Robert Cantwell’s amazing book analyzes the cultural forces that culminated in that moment at Newport, when [Bob Dylan and Joan Baez] sang with Peter, Paul and Mary; Pete Seeger; and the SNCC Freedom Singers. But his book goes much deeper into American culture, probing the different ways people have tried to find an authentic American voice, distinct from high culture and uncontaminated by the seemingly irresistible forces of the entertainment industry… If the sixties folk song revival seems a mild, middle-class enthusiasm for the songs of the downtrodden, Cantwell shows it inquiring more deeply into the nature of American democracy itself.
[Cantwell] effectively traces the theatrical, literary, musical and political origins of that folk revival, from the minstrels of the 19th century to the politically engaged folk-song movement of the Depression. The book springs vividly to life when discussing John Lomax and his son Alan, Leadbelly, Woody Guthrie and above all, Pete Seeger.
[Cantwell] rewrites history with music, and vice versa. Diffusing a perfectly sketched generic, white, middle-class, suburban, postwar upbringing across the whole spectrum of American legend and experience, Cantwell pours old wine into a cruet that suddenly gleams with transparency… As he begins to trace the roles played by his characters—those figures dancing on the surface of ‘Tom Dooley,’ or hiding in its grooves—he makes the wine new.
Cantwell’s account of that…era combines the personal perspective of an informed participant with theory-laden explanations… [He] writes with a deep love and passion for his subject, and this book creates an engaging and often poetic picture of a folk revival that very few people know about. It is the movement that took place outside the limelight, growing underground through the McCarthy era, blossoming when the Kingston Trio’s version of ‘Tom Dooley’ his the charts in 1957, and ending—not beginning—when Bob Dylan and Joan Baez appeared like Adam and Eve on the stage of the Newport Folk Festival together in 1963… Cantwell’s portraits of early folk heroes are especially memorable… There is a generosity of spirit running through the book, directed toward those who made the music, those who revived it for their own ends, and us, his readers… When We Were Good offers a perspective on the folk revival that could not be more relevant and timely.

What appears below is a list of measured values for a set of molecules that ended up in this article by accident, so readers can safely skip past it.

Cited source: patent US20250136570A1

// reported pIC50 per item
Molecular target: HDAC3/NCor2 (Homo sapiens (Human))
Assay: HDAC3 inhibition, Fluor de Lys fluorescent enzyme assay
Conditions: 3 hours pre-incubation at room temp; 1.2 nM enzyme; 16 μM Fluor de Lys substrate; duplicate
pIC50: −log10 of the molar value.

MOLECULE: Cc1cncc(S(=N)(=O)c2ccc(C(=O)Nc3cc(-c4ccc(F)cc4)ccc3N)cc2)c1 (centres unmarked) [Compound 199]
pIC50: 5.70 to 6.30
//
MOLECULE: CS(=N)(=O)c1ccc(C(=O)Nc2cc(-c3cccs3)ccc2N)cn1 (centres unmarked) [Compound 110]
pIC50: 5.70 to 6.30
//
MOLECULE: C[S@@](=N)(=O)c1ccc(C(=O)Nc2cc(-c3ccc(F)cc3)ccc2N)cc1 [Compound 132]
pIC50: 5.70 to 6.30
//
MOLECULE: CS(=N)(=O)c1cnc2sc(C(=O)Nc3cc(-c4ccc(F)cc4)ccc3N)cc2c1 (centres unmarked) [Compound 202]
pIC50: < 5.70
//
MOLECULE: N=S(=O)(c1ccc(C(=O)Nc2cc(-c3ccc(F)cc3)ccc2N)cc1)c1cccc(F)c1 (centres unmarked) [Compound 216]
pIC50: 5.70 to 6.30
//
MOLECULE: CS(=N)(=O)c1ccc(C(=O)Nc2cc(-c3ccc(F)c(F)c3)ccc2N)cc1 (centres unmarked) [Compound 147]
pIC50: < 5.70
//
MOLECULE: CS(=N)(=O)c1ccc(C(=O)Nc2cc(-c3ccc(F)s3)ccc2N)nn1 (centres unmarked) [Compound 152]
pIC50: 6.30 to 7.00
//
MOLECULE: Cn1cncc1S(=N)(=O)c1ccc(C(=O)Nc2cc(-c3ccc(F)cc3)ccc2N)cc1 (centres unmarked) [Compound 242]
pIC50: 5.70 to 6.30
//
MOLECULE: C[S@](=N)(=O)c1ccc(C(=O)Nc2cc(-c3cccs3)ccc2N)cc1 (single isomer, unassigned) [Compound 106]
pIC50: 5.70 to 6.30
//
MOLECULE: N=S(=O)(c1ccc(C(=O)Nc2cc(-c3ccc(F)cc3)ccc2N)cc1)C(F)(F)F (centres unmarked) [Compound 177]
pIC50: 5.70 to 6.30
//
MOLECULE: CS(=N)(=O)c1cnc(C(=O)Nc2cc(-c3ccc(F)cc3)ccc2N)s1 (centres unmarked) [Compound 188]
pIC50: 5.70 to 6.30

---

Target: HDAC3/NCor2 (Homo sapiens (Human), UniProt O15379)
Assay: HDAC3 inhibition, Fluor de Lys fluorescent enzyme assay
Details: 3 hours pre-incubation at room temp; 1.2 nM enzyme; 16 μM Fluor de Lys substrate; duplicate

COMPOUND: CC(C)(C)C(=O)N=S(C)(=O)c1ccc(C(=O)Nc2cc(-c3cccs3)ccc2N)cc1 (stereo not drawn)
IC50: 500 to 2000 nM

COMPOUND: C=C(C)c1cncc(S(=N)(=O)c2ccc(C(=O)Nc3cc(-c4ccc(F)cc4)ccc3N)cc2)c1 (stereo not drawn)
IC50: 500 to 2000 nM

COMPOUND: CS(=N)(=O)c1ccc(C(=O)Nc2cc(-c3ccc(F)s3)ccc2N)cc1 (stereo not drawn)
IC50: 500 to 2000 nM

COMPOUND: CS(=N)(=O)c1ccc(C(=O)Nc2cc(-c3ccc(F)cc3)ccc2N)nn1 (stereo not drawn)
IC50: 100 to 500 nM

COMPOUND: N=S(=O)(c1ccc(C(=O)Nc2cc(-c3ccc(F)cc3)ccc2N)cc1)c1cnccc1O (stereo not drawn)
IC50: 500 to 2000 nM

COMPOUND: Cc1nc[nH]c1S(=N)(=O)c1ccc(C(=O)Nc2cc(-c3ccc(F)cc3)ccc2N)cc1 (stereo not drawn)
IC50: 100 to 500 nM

When We Were Good is a long-overdue account of an all too frequently ignored period of American popular music, roughly the seven years between the Kingston Trio’s ‘Tom Dooley’ and Bob Dylan’s electric debut at the 1965 Newport Folk festival.
[A] detailed and well constructed history of the U.S. folksong revival of the fifties and sixties… Cantwell carefully shows how this folk revival, involving mostly people born in the 1930s and 1940s, began in a state of total commercialization, with the Kingston Trio and other slick pretenders with crew-cuts, and grew increasingly more authentic, and more creative, as the public gained in discrimination.
- 432 pages
- 6-1/8 x 9-1/4 inches
- Harvard University Press